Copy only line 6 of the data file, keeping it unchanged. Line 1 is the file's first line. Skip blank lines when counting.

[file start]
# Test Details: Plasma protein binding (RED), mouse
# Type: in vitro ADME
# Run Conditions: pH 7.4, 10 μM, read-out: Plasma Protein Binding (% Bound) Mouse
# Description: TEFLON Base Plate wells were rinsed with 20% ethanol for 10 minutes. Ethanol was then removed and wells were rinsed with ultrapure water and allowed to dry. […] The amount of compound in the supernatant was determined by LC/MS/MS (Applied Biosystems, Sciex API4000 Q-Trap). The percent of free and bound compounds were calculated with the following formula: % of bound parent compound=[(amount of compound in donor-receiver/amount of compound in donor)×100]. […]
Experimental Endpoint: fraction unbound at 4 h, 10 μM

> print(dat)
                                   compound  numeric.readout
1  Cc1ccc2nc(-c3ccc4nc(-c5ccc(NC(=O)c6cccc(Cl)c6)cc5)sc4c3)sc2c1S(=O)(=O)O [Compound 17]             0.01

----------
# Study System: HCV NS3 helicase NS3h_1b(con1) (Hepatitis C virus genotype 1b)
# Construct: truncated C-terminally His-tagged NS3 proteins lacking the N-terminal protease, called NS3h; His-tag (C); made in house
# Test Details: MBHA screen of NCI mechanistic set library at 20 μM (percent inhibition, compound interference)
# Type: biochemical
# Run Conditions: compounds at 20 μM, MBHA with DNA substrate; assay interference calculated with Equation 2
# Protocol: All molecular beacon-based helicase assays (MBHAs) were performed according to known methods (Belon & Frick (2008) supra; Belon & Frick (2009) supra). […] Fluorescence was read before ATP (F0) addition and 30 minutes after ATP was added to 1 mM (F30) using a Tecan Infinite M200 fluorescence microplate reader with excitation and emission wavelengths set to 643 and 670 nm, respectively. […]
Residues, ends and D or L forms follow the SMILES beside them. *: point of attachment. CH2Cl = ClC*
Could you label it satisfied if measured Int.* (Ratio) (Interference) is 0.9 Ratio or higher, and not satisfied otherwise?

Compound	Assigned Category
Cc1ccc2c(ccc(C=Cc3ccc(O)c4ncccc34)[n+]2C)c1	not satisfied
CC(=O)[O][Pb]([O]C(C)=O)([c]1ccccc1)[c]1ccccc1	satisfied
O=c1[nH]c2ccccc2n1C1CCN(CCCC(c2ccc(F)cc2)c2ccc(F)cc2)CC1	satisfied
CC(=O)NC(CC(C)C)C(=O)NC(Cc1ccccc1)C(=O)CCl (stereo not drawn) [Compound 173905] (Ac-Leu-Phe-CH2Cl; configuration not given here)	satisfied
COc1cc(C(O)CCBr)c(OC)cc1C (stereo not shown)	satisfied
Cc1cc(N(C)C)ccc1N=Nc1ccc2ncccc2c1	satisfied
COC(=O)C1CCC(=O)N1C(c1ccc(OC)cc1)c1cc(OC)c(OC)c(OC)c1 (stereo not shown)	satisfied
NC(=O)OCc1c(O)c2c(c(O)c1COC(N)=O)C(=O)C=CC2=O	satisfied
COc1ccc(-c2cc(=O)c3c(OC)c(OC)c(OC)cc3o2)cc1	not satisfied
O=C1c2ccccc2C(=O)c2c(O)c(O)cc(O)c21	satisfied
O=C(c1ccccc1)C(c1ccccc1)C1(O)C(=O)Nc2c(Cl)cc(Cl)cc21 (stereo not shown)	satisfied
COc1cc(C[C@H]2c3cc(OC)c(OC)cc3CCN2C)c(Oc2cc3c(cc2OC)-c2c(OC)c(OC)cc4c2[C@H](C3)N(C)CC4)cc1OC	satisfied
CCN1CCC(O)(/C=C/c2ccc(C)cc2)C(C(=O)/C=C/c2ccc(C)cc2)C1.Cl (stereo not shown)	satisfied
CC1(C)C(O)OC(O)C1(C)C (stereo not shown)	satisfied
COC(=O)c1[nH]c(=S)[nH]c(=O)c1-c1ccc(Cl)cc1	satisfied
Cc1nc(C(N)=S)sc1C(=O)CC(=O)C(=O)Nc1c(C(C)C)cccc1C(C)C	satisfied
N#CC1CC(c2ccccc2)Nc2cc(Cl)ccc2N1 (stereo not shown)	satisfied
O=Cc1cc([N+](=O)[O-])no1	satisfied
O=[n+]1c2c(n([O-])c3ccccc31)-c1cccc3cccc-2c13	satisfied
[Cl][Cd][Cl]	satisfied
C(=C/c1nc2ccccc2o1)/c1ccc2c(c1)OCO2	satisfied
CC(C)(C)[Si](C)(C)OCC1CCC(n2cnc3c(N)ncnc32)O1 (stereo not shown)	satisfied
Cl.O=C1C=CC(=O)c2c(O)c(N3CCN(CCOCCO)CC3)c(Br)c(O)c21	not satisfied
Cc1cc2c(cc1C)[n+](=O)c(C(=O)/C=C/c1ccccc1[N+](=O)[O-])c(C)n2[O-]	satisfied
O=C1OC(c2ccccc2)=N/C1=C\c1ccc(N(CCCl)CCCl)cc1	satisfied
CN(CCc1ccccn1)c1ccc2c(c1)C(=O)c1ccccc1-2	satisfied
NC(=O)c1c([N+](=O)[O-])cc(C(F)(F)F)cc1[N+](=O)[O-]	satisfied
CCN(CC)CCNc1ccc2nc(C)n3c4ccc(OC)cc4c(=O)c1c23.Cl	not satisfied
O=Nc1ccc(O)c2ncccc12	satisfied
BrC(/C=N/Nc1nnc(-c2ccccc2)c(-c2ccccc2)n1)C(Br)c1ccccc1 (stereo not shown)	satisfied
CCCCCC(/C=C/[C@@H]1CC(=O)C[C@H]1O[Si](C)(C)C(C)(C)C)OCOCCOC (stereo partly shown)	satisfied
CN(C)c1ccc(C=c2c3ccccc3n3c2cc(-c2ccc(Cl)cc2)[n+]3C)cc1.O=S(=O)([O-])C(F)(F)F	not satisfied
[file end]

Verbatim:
> print(dat)